INTERROGATORY NO. 1: Did the Bolstads themselves fail to affirmatively inform the plaintiffs of any or all claimed material defects in this real property? Answer: Yes. INTERROGATORY NO. 2: Did the defendants Bolstad, through their real estate agents, fail to affirmatively inform the plaintiffs of any or all material defects in this real property? Answer: Yes. INTERROGATORY NO. 3: Did the defendants Bolstad inform the listing agent Mazza of any or all of the claimed material defects in this real property? Answer: No. INTERROGATORY NO. 4: Did the listing agent Mazza inform the selling agent Woodworth of any claimed material defects in this real property he was told by the Bolstads, or that he had reasonable grounds to believe existed in this real property? Answer: No. INTERROGATORY NO. 5: Did the selling agent Woodworth affirmatively inform the plaintiffs of any or all of the claimed material defects in this real property he was told of by the listing agent Mazza, or that he had reasonable grounds to believe existed on this real property? Answer: No. INTERROGATORY NO. 6: Did either real estate agent act in an unfair and deceptive manner to the plaintiffs? Answer: Yes. INTERROGATORY NO. 7: If your answer to Interrogatory No. 6 is "Yes," then name the real estate agent or agents who acted in that fashion. Answer: Nick Mazza.

*165 Clerk's Papers, at 81-82. The court allowed reasonable attorney fees.

I

On appeal, counsel for Mazza and Crescent Realty argue the Consumer Protection Act does not apply to their conduct in the sale of the real estate because there was no showing that any act or practice by Mazza affected the public interest. For the reasons stated below, we disagree.

For a private individual to initiate an action under the Consumer Protection Act, "the conduct complained of must: (1) be unfair or deceptive; (2) be within the sphere of trade or commerce; and (3) impact the public interest." Anhold v. Daniels, 94 Wn.2d 40, 45, 614 P.2d 184 (1980). A per se violation of the Consumer Protection Act may be established through proof that a defendant's conduct was illegal under a statute other than the Consumer Protection Act and that the conduct was against public policy. State v. Reader's Digest Ass'n, 81 Wn.2d 259, 501 P.2d 290 (1972) (Reader's Digest Sweepstakes lottery per se violation); State v. Ralph Williams' N.W. Chrysler Plymouth, Inc., 87 Wn.2d 298, 553 P.2d 423 (1976) (failure to return profits from repossession sales per se violation); Salois v. Mutual of Omaha Ins. Co., 90 Wn.2d 355, 581 P.2d 1349 (1978) (breach of duty of good faith and fair dealing in refusing to pay plaintiff's claim for insurance benefits per se violation).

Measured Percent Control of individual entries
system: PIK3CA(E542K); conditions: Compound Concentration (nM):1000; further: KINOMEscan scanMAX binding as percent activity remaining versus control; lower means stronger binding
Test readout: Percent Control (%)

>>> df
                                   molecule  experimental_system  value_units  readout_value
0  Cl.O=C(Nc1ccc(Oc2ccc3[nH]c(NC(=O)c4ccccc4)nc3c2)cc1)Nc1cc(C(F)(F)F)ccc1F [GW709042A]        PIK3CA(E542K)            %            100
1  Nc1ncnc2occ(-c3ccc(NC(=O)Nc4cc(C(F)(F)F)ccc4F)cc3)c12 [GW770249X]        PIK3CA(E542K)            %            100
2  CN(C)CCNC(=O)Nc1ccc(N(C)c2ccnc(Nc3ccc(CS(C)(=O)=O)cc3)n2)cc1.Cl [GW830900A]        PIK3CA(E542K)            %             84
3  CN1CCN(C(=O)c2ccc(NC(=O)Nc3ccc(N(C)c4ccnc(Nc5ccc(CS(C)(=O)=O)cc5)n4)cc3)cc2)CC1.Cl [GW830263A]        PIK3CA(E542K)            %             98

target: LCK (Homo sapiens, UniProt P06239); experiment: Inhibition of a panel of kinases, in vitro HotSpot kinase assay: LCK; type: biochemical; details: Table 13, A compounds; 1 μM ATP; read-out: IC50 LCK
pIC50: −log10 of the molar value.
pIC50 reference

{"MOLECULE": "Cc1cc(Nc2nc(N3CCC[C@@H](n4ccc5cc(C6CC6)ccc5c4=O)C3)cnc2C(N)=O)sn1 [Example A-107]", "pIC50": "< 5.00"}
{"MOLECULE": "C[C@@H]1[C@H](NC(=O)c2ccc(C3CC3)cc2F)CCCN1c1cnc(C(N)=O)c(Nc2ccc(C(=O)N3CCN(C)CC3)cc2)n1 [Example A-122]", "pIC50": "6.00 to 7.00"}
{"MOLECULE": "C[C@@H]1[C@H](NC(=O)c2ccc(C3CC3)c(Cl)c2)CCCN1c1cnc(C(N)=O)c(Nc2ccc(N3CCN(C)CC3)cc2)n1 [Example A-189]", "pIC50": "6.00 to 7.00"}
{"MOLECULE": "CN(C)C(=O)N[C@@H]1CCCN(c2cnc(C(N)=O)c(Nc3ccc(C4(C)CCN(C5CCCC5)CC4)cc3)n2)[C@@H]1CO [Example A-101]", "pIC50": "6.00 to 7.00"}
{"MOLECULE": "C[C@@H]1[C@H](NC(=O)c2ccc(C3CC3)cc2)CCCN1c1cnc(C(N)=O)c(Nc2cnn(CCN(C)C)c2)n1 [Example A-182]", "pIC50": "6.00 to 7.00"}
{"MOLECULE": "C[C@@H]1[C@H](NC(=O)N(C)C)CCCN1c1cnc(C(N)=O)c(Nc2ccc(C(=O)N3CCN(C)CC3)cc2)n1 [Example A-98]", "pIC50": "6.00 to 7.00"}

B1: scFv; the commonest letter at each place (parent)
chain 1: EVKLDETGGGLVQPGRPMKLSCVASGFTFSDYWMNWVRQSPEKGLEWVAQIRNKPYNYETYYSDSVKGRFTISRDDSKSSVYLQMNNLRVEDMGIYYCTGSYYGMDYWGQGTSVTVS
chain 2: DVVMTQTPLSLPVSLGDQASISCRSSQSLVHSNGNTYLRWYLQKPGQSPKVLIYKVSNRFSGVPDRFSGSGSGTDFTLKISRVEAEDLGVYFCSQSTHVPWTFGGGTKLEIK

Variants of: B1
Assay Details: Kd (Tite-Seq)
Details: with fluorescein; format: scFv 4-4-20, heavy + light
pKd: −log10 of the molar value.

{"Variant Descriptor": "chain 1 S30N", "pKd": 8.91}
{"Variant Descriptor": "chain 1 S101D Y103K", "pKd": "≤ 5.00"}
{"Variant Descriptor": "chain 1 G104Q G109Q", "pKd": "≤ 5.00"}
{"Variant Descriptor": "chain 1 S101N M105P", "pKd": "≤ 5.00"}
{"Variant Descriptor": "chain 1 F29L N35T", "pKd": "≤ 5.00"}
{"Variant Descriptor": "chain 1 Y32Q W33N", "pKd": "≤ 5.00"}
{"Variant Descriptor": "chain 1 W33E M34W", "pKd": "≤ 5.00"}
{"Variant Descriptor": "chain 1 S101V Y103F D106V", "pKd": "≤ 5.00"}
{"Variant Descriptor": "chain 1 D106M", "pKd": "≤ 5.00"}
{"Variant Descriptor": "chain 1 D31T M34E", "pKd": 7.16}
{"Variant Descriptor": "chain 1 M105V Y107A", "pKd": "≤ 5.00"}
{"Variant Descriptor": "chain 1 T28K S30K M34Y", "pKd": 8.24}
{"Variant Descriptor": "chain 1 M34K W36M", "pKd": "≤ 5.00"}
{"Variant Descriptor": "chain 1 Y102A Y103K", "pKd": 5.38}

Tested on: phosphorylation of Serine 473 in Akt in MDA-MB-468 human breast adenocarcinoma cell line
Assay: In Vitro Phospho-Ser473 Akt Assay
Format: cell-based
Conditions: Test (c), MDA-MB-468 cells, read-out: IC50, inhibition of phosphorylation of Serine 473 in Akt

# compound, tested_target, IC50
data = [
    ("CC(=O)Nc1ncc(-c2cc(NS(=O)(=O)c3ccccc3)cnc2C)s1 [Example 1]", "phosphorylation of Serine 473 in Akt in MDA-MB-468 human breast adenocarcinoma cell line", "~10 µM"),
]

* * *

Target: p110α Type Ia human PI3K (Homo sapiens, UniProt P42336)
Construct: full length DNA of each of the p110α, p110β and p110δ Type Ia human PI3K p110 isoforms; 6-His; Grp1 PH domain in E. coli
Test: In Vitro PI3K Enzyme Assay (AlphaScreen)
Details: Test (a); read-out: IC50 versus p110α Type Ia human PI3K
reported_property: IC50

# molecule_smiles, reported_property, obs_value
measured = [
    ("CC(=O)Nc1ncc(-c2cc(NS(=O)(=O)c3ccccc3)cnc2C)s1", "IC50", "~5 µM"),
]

[1] A plaintiff may also establish the public interest element through satisfaction of the test established by this court in Anhold v. Daniels, supra at 46:

[T]he presence of public interest is demonstrated when the proof establishes that (1) the defendant by unfair or deceptive acts or practices in the conduct of trade or commerce has induced the plaintiff to act or refrain from acting; (2) the plaintiff suffers damage brought about by such action or failure to act; and (3) the defendant's deceptive acts or practices have the potential for repetition.

See also Haner v. Quincy Farm Chems., Inc., 97 Wn.2d 753, 649 P.2d 828 (1982).

*166 The plaintiffs in the present case have successfully proven each of the three parts of the public interest test announced in Anhold and previously set forth in this opinion. The jury was required to find that the McRaes relied upon the failure to disclose material facts about the property. Additionally, failure of a salesman to disclose information has long been recognized as the basis for an action under RCW 19.86. See, e.g., Testo v. Russ Dunmire Oldsmobile, Inc., 16 Wn. App. 39, 554 P.2d 349, 83 A.L.R.3d 680 (1976). Thus, the first element of the Anhold test, inducement to act, has been met. The second element of damage brought on by the failure to act has also been established.